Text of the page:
Spider-Man/Deadpool #6

While fans wait for the second act of "Spider-Man/Deadpool" to start, Scott Aukerman and Reilly Brown step in for an incredibly funny, self-aware issue that follows the tradition of "flashback" issues from the regular "Deadpool" series. The "Comedy Bang Bang" host follows Deadpool as he's summoned to Hollywood to produce a film about his life, while Brown seems at home drawing Deadpool once again and makes the issue a blast by inserting a lot of visual gags.

Aukerman settles nicely into this issue. Deadpool's metatextual awareness is a perfect vehicle for the writer's comedy; from the first page, characters comment on their own behaviors and misdirect conversations from panel to panel. The Salmon Stunt Man -- a goof on the Silver Surfer -- offers Wade the chance to come to Hollywood and proves he's on the up-and-up by declaring he's not a supervillain because "it's against the law to lie about that." The opening scenes are fast-paced setup to get the titular duo to Los Angeles, which is where the writer takes off. There's are some viral-worthy jokes, like the double page spread of Deadpool and Spider-Man crossing the Fox lot on a golf cart as actors dressed as Wolverine and Storm wonder why the other heroes don't ever interact with them and the very timely gag about Captain America's allegiances. Aukerman also lampoons actor-slash-diva behavior with Donald Dryans, the mustachioed Ryan Reynolds lookalike playing Deadpool, who berates the producers for script changes that excise nude scenes which render his squat training useless.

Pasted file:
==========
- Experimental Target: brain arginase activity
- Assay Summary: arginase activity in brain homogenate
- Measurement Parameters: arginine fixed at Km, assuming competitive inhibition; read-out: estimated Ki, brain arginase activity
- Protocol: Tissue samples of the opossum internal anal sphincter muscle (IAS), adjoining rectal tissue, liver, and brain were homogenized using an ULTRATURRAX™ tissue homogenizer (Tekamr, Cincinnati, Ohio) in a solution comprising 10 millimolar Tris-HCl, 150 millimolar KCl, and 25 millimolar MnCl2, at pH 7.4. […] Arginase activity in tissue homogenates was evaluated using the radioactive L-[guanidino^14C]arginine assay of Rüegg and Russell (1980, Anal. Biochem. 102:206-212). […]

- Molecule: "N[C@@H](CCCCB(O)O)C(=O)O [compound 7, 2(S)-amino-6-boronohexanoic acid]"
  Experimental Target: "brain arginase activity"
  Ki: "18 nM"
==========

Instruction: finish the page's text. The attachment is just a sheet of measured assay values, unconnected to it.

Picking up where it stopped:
Spider-Man is along for the ride in all of this, but he's mostly relegated to sidepiece work in the plot. The web head already had a similar story in Brian Michael Bendis' "Ultimate Spider-Man" run, so he gets a chance to play a reactionary character here. Aukerman gives him some fun moments, like crashing the "Comedy Bang Bang" set and declaring that it is canonically his favorite television show, though I would buy that logic even if the writer didn't use the moment to have himself and Weird Al meet Marvel's mismatched duo.

It's nice to see Brown drawing Deadpool again. His rendition of the character is a little bulkier than he has been in recent years, but the suit, character acting and layouts are all a nice callback to his work on the underrated "Cable and Deadpool." Brown sneaks in a lot of comedy; while Dryans is the most obvious joke, the director of the film looks a lot like "Deadpool" director Tim Miller and the producer Katz N. Berger sure looks like former comics writer and Hollywood producer Jeff Katz. However, the aforementioned double page spread is his best moment. The final page also has a panel commenting on "Batman v Superman: Dawn of Justice" that should get some Reddit upvotes.

Everything wraps up nicely in "Spider-Man/Deadpool" #6, leaving us to ponder the title characters' fates once Joe Kelly steps back in. As this is a much broader take on Spider-Man and Deadpool than the nuanced stuff Kelly has been writing, the issue doesn't address anything that has happened in the series to date. It's very funny, though, in the spirit of many Jordan D. White-helmed issues of "Deadpool." This installment is not about character development or solving any Marvel NOW! mysteries; in the words of Poison, this issue ain't nothin' but a good time.

Superman Smashes the Klan Revives the Man of Steel's Most Obscure Villain

More in Comics